Detalle Publicación


Cellular Pharmacokinetics and Intracellular Activity Against Listeria Monocytogenes and Staphylococcus Aureus of Chemically Modified and Nanoencapsulated Gentamicin

Autores: Imbuluzqueta Iturburua, Edurne; Lemaire, S; Gamazo de la Rasilla, Carlos Manuel; Elizondo, E.; Ventosa, N.; Van Bambeke, F.; Blanco Prieto, María
ISSN: 0305-7453
Volumen: 67
Número: 9
Páginas: 2158-2164
Fecha de publicación: 2012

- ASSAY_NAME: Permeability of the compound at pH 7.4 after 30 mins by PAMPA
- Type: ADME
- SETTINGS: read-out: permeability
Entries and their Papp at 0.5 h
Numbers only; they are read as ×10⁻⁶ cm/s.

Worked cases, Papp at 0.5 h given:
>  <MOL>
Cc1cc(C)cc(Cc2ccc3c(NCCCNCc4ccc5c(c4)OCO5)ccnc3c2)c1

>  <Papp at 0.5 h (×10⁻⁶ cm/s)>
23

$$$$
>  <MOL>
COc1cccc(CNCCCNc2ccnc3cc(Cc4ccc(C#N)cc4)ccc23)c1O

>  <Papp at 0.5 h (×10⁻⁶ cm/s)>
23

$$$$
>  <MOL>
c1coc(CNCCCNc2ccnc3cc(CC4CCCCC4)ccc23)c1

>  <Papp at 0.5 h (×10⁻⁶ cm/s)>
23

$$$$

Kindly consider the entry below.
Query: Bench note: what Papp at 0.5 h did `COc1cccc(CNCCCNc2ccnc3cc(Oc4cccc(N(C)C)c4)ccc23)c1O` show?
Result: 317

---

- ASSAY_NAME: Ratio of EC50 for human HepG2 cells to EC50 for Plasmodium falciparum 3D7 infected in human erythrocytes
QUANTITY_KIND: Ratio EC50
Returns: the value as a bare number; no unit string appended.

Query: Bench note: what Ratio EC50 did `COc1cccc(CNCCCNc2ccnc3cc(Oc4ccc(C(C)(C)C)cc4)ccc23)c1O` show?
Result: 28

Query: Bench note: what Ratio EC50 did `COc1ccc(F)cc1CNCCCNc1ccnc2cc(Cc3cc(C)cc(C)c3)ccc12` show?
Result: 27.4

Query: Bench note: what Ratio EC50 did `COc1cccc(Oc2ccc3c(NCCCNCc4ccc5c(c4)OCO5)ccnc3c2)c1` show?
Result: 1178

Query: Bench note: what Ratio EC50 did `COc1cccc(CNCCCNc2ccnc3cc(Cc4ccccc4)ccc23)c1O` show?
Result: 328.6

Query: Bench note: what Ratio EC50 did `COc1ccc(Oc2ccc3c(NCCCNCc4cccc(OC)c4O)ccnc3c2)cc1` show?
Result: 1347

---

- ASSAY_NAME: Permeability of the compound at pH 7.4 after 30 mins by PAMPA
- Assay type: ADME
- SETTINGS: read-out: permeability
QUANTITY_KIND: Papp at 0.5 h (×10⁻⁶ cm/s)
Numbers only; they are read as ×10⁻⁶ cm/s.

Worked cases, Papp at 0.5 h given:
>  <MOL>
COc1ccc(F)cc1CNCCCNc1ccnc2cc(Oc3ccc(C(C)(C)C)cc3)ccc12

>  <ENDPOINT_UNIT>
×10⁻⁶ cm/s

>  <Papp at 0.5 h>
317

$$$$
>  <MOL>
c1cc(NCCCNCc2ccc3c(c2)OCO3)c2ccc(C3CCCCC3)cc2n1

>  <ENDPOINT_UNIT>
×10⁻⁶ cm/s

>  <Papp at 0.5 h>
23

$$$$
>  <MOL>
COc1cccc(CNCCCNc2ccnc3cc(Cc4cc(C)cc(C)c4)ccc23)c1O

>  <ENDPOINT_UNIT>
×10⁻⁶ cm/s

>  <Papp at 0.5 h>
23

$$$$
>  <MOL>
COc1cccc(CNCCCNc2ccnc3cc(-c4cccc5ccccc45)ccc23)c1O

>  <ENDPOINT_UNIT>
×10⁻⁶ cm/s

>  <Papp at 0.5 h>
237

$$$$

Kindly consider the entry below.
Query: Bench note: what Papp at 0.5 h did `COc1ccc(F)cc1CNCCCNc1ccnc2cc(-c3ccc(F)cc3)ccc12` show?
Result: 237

The aim of this study was to investigate different hydrophobic gentamicin formulations [gentamicin-bis(2-ethylhexyl) sulfosuccinate (GEN-AOT), microstructured GEN-AOT (PCA GEN-AOT) and GEN-AOT-loaded poly(lactide-co-glycolide) acid (PLGA) nanoparticles (NPs)] in view of improving its therapeutic index against intracellular bacteria. The intracellular accumulation, subcellular distribution and intracellular activity of GEN-AOT and NPs in different monocyticmacrophagic cell lines were studied. Human THP-1 and murine J774 phagocytic cells were incubated with GEN-AOT formulations at relevant extracellular concentrations [from 1 MIC to 18 mg/L (human C-max)], and their intracellular accumulation, subcellular distribution and toxicity were evaluated and compared with those of conventional unmodified gentamicin. Intracellular activity of the formulations was determined against bacteria showing different subcellular localizations, namely Staphylococcus aureus (phagolysosomes) and Listeria monocytogenes (cytosol). GEN-AOT formulations accumulated 2-fold (GEN-AOT) to 8-fold (GEN-AOT NPs) more than gentamicin in phagocytic cells, with a predominant subcellular localization in the soluble fraction (cytosol) and with no significant cellular toxicity. NP formulations allowed gentamicin to exert its intracellular activity after shorter incubation times and/or at lower concentrations. With an extracellular concentration of 10 MIC, a 1 log(10) decrease in S. aureus intracellular inoculum was obtained after 12 h instead of 24 h for NPs versus free gentamicin, and a static effect was observed against L. monocytogenes at 24 h with NPs, while free gentamicin was ineffective. GEN-AOT formulations yielded a high cellular accumulation, especially in the cytosol, which resulted in improved efficacy against both intracellular S. aureus and L. monocytogenes.